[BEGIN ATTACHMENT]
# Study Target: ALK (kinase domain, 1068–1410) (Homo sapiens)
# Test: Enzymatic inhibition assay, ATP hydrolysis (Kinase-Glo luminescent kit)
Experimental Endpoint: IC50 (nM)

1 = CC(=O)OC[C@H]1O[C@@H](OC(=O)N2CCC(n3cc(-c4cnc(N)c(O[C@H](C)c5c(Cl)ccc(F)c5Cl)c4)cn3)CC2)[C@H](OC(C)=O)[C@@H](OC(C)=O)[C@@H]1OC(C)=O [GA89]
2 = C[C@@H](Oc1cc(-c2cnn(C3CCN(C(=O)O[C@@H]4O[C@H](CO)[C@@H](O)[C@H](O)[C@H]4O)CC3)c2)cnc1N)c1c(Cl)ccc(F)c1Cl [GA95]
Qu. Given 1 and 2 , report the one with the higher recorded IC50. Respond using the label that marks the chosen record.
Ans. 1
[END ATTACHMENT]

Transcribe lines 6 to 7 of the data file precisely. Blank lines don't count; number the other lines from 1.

Qu. Given 1 and 2 , report the one with the higher recorded IC50. Respond using the label that marks the chosen record.
Ans. 1